The White House could make an about-face on the missiles after months of hesitation
The United States is preparing to approve shipments of longer-range missiles equipped with cluster munitions for Ukraine, Reuters reported. Washington has long refused Kiev’s demands for such weapons, citing concerns they could be used for strikes deep inside Russia.
The White House is “close” to authorizing the transfer of either Army Tactical Missile Systems (ATACMS) or Guided Multiple Launch Rocket System (GMLRS) missiles, or both, four unnamed US officials told the outlet on Monday.
It is unclear when a final decision will be made, but the sources said the missiles could be included in the next weapons shipment to Ukraine as soon as this week.
The former weapon has a range of some 190 miles (306 km) – the longest of any US system supplied to Kiev to date – while the GMLRS can strike targets 45 miles (72 km) away. Both can be equipped with cluster bombs, which Washington has also provided in past arms packages.
Ukrainian officials have repeatedly demanded longer-range missiles throughout the conflict with Moscow, but so far those requests have been rebuffed, as the US has been reluctant to facilitate strikes far inside Russian territory, such as in Crimea.
Though US National Security Advisor Jake Sullivan previously suggested that supplying the ATACMS could lead “towards a third world war,” saying the president is simply “not prepared to provide” that capability, the administration appears to have reversed course in the months since.
The White House had also cited concerns that the Pentagon had too few ATACMS to spare, but officials recently told ABC News that a surplus of the missiles was found in US inventories, and that there were now “more… than originally assessed.”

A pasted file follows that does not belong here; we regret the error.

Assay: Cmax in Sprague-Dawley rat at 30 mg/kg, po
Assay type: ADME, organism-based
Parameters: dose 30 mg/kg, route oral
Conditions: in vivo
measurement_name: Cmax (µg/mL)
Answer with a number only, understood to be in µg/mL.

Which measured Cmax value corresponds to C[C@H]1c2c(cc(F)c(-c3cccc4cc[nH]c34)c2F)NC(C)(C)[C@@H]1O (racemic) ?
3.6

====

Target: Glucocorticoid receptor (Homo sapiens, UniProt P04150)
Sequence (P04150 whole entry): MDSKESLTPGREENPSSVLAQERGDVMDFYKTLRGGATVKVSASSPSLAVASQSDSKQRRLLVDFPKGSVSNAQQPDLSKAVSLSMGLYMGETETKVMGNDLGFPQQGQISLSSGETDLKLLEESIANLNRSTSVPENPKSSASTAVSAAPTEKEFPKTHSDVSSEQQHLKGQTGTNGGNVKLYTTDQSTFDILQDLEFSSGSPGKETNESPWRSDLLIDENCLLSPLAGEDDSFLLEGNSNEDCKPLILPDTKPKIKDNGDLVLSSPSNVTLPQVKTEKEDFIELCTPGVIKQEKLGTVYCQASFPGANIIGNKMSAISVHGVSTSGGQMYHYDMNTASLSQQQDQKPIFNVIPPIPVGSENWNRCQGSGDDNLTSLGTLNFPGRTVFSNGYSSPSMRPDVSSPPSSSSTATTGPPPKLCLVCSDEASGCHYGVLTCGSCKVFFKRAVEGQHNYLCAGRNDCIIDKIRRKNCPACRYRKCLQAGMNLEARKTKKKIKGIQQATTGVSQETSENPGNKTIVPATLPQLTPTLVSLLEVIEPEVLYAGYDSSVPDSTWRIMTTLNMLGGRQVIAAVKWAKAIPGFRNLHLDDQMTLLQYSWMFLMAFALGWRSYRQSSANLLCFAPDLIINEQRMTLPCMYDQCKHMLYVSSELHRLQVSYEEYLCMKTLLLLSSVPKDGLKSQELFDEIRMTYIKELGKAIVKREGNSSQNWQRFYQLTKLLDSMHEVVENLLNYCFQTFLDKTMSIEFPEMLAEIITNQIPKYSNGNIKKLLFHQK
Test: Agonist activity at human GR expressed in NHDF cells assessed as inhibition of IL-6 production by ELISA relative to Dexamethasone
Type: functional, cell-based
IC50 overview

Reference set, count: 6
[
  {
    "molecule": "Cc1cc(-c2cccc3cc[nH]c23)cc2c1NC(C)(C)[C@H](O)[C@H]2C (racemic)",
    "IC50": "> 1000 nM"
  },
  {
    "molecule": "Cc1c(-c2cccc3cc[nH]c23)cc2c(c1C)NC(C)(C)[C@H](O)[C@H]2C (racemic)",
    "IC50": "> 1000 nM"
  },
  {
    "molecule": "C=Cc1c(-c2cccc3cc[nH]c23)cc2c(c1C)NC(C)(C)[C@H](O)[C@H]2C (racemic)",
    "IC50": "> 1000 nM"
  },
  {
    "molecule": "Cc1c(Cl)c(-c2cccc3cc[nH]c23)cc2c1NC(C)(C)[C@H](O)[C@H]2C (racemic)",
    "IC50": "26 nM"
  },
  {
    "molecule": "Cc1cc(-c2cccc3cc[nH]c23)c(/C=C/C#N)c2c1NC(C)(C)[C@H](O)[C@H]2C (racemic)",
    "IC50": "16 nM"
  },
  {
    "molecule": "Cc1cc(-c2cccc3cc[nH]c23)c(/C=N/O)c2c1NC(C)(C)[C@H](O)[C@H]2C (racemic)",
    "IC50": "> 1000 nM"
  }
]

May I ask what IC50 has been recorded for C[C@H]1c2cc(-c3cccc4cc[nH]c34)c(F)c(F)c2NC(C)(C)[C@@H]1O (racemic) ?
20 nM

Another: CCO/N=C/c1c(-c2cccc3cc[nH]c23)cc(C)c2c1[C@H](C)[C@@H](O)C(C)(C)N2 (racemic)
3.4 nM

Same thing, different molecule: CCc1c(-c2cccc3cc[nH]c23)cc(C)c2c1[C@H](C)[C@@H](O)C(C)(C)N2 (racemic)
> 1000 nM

The arms shipment, if authorized, would be pulled from existing US stockpiles under the Presidential Drawdown Authority, the four officials told Reuters. Since February 2022, the Biden administration has approved nearly $44 billion in weapons for Kiev, in addition to billions more under the separate Ukraine Security Assistance Initiative, which directs government funds to private arms contractors.
Cluster bombs carry smaller explosive submunitions, typically used against personnel and light vehicles. However, due to their tendency to leave behind undetonated ‘duds’ – which can remain live in former conflict zones for decades – more than 120 nations have agreed to ban the weapon, including most NATO members. Neither the US, Russia or Ukraine have signed the international treaty prohibiting their use, however.
Moscow has repeatedly condemned Western arms deliveries to Kiev, saying they could provoke a major escalation and will only prolong the fighting. Last Friday, Russia’s deputy envoy to the UN, Dmitry Polyansky, warned that “anything” could happen since “nothing is ruled out amid such an intense proxy-standoff between NATO and Russia.”